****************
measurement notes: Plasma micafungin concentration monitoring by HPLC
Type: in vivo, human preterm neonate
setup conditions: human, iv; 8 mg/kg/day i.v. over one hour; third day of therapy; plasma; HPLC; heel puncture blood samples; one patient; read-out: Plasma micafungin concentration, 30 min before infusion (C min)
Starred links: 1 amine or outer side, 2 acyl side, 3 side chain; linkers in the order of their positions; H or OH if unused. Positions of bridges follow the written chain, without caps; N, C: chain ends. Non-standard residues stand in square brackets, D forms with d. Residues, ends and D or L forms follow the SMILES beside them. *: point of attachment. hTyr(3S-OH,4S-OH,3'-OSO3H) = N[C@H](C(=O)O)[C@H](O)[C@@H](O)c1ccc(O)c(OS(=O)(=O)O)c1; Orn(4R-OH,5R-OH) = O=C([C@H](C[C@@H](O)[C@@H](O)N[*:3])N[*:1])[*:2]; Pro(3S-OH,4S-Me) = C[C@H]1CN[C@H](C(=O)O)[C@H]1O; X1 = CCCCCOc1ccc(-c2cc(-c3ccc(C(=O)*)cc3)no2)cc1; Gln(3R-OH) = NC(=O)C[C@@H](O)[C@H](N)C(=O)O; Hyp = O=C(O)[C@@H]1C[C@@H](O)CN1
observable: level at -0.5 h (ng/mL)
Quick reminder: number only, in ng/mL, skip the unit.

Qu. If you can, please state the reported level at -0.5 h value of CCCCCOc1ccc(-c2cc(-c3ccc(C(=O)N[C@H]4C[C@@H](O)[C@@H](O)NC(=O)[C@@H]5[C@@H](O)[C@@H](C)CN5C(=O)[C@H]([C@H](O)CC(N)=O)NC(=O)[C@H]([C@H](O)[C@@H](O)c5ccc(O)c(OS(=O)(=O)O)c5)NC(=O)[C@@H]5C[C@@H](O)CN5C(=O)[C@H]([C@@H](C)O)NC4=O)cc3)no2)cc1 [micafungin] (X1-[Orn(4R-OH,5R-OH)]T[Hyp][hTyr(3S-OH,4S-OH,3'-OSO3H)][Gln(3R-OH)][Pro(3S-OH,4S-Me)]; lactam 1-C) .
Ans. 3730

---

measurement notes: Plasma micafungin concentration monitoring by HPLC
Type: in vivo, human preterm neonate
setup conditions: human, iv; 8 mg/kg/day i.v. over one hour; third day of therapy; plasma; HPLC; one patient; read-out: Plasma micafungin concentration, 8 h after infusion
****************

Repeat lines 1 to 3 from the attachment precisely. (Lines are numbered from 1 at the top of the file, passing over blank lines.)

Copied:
measurement notes: Plasma micafungin concentration monitoring by HPLC
Type: in vivo, human preterm neonate
setup conditions: human, iv; 8 mg/kg/day i.v. over one hour; third day of therapy; plasma; HPLC; heel puncture blood samples; one patient; read-out: Plasma micafungin concentration, 30 min before infusion (C min)